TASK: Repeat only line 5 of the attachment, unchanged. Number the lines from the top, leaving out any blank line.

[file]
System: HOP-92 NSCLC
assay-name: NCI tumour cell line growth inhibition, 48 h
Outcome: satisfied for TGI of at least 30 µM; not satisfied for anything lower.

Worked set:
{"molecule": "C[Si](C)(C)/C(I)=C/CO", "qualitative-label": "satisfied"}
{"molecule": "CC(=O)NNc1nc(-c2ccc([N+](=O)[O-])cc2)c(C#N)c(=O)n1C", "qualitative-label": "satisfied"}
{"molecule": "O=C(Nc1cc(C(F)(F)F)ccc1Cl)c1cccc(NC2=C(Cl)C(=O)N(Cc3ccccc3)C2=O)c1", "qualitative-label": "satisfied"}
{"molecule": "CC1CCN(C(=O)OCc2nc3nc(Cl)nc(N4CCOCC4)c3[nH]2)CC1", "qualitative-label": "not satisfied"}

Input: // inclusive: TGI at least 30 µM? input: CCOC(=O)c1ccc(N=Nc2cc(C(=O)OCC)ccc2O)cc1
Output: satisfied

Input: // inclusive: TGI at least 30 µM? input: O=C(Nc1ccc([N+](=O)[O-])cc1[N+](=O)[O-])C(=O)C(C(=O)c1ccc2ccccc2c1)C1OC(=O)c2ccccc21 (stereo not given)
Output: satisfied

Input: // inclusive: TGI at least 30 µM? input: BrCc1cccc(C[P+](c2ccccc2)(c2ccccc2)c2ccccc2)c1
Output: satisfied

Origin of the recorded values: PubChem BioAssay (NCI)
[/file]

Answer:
{"molecule": "C[Si](C)(C)/C(I)=C/CO", "qualitative-label": "satisfied"}